Telecom has lodged notices of requirement for 14 Auckland cell sites with the Auckland Council.
Telecom owns the sites, but needs to seek designation for them. A designation authorises the requiring authority – in this case Telecom – to undertake work or projects on the site without the need for land-use consent.
Future work at the 14 sites will include upgrades, maintenance and replacement of equipment and other work required for Telecom, to keep providing telecommunications services, according to the notice of requirement documents.
“Current planned works for exchanges within the Auckland isthmus includes, but is not limited to, replacing DC power plant, batteries, standby plant, replacing, upgrading and installing new air conditioning units, new and replacement diesel tanks (ranging from 1500L to 10,000L tanks),” say the documents.
Co-location work is planned at six of the sites, involving putting in new power feeds and footplates for the new DSLAMs (digital subscriber line access multiplexer) that other telecommunications providers want to place in the exchanges.
Antennas located on the exchange sites will be continually upgraded and reconfigured in order to “meet evolving technology and customer demand”, Telecom’s documents state.
The documents cover mast height limits for any new masts built, but there seems to be no limit for how many masts and antennas there can be on each site.
“We typically have no more than one mast at a suburban exchange site because of the economics involved and naturally our aim is to utilise any existing investment as efficiently as possible,” says Chorus marketing communications manager Brett Jackson. “However, there may be instances where network demands and co-location needs require additional infrastructure. In these cases we’d be guided by environmental considerations, for example view shafts, and the council’s District Plan or other council processes that apply.”
The documents state any new masts built are limited to one metre in diameter for any parts that are eight metres above ground.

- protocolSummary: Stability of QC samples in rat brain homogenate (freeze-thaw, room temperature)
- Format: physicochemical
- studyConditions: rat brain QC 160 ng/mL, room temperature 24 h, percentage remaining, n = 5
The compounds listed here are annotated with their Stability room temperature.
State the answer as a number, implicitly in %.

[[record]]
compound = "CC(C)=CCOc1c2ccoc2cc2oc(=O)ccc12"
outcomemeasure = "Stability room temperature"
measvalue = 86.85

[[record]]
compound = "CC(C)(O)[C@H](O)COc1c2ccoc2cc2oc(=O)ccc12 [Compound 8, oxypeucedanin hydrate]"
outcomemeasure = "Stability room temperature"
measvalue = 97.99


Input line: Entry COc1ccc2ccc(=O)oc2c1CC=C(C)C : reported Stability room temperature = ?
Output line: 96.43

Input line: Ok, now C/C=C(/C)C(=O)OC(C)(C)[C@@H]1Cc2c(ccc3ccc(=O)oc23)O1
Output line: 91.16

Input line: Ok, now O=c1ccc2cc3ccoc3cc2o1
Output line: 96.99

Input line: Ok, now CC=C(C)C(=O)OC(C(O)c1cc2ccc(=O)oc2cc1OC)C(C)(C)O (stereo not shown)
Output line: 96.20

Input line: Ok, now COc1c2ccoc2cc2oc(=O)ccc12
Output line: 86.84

“The request for designations relates to maintenance work Chorus is planning at 14 existing exchange sites in the wider Auckland area,” says Jackson.
The maintenance programme is for air-conditioning, back-up power upgrades and building internal storage space for customers’ telecommunications equipment, he says.
“[This is] basically the time-to-time stuff we do for our exchange buildings. Rather than seeking resource consents for each activity – for example air conditioning installation – we are requesting a designation from council so planned work goes through a council review process in the first instance,” Jackson says.
Telecom did not respond when asked if it was preparing the sites for a new 4G network.
The sites are the Avondale exchange on 6 Jude Street; the Blockhouse Bay exchange at 135 Boundary Road; the Ellerslie exchange at 1 Kalmia Street; the Glendowie exchange on 168B St Heliers Bay Road; the Mt Albert exchange on 737 New North Road; the Mt Eden exchange on 2B Poronui Street; the Mt Roskill exchange on 2 Jasper Ave; the Onehunga exchange on 58 Princes Street; the Otahuhu exchange on 12 Piki Thompson Way; the Panmure exchange on 4-6 Stewart Ave; the St Heliers exchange on 402 St Johns Road; the Ponsonby exchange on 4 Summer Street; the Three Kings exchange on 587-589 Mt Albert Road; and the Remuera exchange on 2A Dilworth Ave.
Examples of some of the more extensive changes that may occur include the possibility of building a 20-metre mast at the Avondale exchange. The current mast is 16 metres high.
Telecom is proposing that any new masts at the Ponsonby exchange will be limited to 15 metres, while the current mast is 10 metres high. The designations would also allow for building 20-metre masts at the Ellerslie and the Mt Roskill exchanges; 15-metre masts at the Glendowie and Three Kings exchanges; and nine-metre masts at the Panmure and Remuera exchanges.
These sites are mast-less today. However, the exchange building at the Remuera site has panel antennas mounted on the roof, reaching about 13 metres off the ground, the documents state.
Any new noise-generating equipment at the cell sites will not exceed 50 dBA 7am-10pm and 40 dBA from 10pm to 7am in residential areas. Where the sites are in business zones noise will not exceed 55 dBA from 7am to 10pm, and 45 dBA 10pm to 7am, according to the documents.
All 14 sites were previously designated under the Auckland District Scheme prior to the local government merger in 1989.
“However for reasons that are unclear, the roll-over of this designation into the current Auckland District Isthmus Plan did not occur,” the notice of requirement documents states. The opportunity for public submissions on the changes closes today.